While June is most notably associated with celebrating fathers, the month is also aptly denoted as National Men’s Health Month. This nationally recognized initiative promotes awareness about preventative healthcare practices, advocating early detection and treatment of diseases that most commonly affect males.
After skin cancer, prostate cancer is the most common cancer among men, with more than 2 million survivors in the United States.
This year, it is estimated more than 238,000 men will be diagnosed with prostate cancer in the U.S. and more than 29,000 will die from the disease. Prostate cancer is the second-leading cause of cancer death in American men, and about one in 36 men will die from the disease.
The loss of our grandfathers, fathers, sons, brothers, uncles and friends to this disease is simply staggering, especially considering that the five-year survival rate for men whose prostate cancer is diagnosed early is nearly 100 percent.
As a radiation oncologist, I have treated prostate cancer patients for more than 25 years with radiation therapy, using various external radiation and implant techniques, in addition to medicines. I helped pioneer a technique called High Dose Rate Radiation Implant, which led to research presented at scientific medical meetings in the U.S. and Europe.
June 15, 2012, I became the director of radiation oncology at the Julie and Ben Rogers Cancer Institute of Baptist Hospitals of Southeast Texas. Little did I know that my personal journey with prostate cancer also began that day. June 16, I attended a “Gift of Life” Prostate Cancer Screening Event at Baptist Hospital, where I discovered my own prostate-specific antigen (PSA) was slightly elevated.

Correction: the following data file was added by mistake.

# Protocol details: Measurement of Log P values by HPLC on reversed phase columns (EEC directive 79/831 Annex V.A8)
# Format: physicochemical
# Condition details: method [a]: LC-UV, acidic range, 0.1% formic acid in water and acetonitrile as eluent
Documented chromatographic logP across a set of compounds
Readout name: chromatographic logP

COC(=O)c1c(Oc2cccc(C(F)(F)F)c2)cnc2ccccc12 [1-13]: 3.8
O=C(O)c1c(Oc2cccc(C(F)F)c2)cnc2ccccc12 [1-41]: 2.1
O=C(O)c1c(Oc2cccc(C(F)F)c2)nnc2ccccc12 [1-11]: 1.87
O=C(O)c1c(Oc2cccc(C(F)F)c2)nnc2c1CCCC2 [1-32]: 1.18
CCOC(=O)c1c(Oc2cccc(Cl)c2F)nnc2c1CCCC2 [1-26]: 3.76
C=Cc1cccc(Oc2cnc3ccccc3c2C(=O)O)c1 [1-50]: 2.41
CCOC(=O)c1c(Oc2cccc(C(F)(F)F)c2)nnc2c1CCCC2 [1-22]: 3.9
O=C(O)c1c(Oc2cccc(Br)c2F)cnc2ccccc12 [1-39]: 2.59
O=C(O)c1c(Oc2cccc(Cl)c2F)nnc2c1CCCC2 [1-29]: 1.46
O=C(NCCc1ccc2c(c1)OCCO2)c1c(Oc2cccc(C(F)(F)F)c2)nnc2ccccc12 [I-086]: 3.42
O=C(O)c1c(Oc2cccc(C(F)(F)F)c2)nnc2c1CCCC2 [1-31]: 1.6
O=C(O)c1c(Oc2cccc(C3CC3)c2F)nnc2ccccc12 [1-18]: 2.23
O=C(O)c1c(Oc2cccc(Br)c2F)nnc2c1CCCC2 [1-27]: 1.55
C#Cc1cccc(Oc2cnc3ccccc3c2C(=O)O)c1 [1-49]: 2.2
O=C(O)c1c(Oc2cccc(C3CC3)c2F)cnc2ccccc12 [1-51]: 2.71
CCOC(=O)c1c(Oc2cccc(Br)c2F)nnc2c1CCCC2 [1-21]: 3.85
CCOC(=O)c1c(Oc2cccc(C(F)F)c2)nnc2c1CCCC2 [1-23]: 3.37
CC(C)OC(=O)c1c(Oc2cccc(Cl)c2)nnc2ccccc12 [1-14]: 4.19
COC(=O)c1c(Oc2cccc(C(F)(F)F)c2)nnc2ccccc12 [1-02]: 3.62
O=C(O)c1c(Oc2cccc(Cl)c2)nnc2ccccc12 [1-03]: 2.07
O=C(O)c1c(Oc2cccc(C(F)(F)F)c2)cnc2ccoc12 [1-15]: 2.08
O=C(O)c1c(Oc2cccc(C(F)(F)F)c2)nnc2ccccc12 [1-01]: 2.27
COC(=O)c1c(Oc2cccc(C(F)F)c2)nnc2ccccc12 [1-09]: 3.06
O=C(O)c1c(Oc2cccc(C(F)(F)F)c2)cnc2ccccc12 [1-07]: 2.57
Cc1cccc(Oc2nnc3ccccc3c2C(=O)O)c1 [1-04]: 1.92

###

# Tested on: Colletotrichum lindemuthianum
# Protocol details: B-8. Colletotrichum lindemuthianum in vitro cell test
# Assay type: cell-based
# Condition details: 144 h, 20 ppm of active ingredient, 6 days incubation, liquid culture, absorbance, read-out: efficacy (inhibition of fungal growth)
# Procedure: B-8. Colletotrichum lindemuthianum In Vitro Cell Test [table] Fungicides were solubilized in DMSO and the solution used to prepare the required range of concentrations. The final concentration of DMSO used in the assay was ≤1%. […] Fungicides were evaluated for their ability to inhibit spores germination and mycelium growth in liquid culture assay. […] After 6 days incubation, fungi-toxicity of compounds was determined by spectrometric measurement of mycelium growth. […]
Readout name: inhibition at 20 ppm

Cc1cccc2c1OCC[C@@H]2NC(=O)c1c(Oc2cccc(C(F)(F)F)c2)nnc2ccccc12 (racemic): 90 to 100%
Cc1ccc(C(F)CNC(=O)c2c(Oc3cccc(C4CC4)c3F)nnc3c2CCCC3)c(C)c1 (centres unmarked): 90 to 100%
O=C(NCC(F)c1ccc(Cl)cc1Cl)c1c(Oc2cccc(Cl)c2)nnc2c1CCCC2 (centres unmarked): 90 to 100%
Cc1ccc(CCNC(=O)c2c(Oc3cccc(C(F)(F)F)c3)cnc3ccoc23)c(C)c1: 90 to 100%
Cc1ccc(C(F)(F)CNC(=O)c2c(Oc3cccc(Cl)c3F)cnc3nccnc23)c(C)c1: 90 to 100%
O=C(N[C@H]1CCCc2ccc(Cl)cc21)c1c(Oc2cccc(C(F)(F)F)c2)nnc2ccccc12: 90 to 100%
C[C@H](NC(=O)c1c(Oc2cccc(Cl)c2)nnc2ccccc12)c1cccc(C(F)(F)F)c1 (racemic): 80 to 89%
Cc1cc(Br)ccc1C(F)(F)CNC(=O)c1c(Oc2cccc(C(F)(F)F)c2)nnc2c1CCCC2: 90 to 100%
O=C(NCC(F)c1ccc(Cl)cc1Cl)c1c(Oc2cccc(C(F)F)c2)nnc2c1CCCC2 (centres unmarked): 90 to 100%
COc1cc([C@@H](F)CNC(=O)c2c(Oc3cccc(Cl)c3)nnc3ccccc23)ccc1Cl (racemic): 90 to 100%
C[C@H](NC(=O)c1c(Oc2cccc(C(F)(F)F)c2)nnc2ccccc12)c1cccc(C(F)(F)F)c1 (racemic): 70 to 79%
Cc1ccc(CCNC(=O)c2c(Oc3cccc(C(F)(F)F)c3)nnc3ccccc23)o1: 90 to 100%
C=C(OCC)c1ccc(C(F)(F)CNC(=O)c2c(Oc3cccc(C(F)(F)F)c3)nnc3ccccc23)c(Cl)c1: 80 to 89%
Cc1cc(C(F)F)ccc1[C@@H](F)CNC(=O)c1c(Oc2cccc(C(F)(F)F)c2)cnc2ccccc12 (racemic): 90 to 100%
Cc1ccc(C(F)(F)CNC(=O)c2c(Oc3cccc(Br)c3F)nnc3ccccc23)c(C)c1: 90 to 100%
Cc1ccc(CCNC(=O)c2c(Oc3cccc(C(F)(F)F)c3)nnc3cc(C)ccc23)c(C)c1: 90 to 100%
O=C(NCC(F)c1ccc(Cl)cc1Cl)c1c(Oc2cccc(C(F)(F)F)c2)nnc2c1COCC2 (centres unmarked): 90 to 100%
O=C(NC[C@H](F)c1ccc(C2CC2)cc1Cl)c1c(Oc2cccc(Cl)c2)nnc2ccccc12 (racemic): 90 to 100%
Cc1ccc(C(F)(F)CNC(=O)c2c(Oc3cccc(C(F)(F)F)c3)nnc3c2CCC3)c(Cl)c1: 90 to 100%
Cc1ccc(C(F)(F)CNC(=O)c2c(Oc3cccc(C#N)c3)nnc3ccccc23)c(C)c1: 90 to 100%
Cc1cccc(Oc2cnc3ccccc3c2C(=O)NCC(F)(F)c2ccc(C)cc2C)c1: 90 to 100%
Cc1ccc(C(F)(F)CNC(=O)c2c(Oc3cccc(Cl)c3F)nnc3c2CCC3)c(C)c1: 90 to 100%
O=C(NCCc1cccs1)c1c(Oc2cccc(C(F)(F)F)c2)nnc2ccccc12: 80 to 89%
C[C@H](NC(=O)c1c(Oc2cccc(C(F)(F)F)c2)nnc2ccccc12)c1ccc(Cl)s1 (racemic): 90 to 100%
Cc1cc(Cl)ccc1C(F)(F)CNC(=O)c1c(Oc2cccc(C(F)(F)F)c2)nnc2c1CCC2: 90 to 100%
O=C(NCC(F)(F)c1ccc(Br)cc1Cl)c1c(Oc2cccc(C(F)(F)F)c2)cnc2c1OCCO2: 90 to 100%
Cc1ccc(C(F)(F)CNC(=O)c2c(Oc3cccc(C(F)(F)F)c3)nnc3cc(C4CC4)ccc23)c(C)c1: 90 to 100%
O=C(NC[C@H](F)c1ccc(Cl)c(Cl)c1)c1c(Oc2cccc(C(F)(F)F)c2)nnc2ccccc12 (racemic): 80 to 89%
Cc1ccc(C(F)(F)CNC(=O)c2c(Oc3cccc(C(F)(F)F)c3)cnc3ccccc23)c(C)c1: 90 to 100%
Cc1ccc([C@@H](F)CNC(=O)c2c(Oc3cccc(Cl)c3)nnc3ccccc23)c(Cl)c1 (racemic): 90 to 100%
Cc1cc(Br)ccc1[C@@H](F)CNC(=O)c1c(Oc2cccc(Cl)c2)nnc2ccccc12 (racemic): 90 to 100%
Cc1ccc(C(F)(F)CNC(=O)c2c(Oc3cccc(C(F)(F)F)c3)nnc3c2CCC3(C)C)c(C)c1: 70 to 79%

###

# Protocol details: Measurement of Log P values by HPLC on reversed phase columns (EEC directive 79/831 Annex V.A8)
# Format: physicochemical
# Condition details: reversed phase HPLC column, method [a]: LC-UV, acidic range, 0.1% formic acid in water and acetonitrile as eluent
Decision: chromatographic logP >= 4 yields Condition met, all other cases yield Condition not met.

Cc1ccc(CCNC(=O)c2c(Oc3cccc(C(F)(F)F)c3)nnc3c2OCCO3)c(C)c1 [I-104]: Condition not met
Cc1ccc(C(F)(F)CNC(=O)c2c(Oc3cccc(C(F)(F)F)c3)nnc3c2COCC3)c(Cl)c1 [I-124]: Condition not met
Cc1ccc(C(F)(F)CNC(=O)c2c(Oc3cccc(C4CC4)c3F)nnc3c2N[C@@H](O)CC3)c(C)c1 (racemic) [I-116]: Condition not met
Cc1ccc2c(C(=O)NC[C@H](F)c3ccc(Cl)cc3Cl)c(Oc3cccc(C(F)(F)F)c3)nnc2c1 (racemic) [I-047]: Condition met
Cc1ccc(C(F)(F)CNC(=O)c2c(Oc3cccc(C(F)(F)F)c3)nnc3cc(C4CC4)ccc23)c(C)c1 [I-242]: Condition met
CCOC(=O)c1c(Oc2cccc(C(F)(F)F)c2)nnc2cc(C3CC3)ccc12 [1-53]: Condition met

At age 54, my chances of having prostate cancer were only 20 percent, but biopsies confirmed what was already suspected. Not only did I have the disease, but I had an aggressive variant — Gleason Score 9, the kind that kills! I underwent Androgen Deprivation Therapy (ADT), Intensity Modulated Radiation Therapy (IMRT) and Radiation Implant, completing my treatment program in November 2012. My PSA is now undetectable and I will continue on ADT for another year.
There is considerable controversy about the need to undergo PSA testing or even to seek treatment. While it is true that men with low Gleason Score cancers or co-existing serious medical conditions may not benefit from treatment, men like me would die quickly without intervention. Indeed, I might not be alive today had I not been screened.
Men should never take their health for granted, and I encourage age-appropriate men to consult with their local physician for screening information. My life was saved because of early detection, and my advice as physician, patient and fellow man is to get checked!
For a related story, click here: http://theexaminer.com/stories/news/jefferson-county-declares-june-men’s-health-month